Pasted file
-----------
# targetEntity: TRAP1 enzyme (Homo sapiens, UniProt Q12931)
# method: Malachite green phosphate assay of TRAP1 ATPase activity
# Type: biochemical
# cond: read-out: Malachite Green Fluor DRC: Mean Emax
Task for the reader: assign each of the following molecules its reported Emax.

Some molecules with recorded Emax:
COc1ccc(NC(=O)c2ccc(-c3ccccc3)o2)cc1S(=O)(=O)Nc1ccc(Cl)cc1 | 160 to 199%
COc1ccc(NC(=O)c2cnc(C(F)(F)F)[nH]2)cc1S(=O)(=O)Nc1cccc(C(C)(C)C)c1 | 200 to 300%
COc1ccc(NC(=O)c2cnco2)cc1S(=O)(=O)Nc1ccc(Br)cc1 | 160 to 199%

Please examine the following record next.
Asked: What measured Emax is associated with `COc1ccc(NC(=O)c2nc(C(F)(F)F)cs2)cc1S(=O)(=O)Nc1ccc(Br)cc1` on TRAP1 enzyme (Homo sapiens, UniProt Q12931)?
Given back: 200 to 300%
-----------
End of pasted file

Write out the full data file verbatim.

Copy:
# targetEntity: TRAP1 enzyme (Homo sapiens, UniProt Q12931)
# method: Malachite green phosphate assay of TRAP1 ATPase activity
# Type: biochemical
# cond: read-out: Malachite Green Fluor DRC: Mean Emax
Task for the reader: assign each of the following molecules its reported Emax.

Some molecules with recorded Emax:
COc1ccc(NC(=O)c2ccc(-c3ccccc3)o2)cc1S(=O)(=O)Nc1ccc(Cl)cc1 | 160 to 199%
COc1ccc(NC(=O)c2cnc(C(F)(F)F)[nH]2)cc1S(=O)(=O)Nc1cccc(C(C)(C)C)c1 | 200 to 300%
COc1ccc(NC(=O)c2cnco2)cc1S(=O)(=O)Nc1ccc(Br)cc1 | 160 to 199%

Please examine the following record next.
Asked: What measured Emax is associated with `COc1ccc(NC(=O)c2nc(C(F)(F)F)cs2)cc1S(=O)(=O)Nc1ccc(Br)cc1` on TRAP1 enzyme (Homo sapiens, UniProt Q12931)?
Given back: 200 to 300%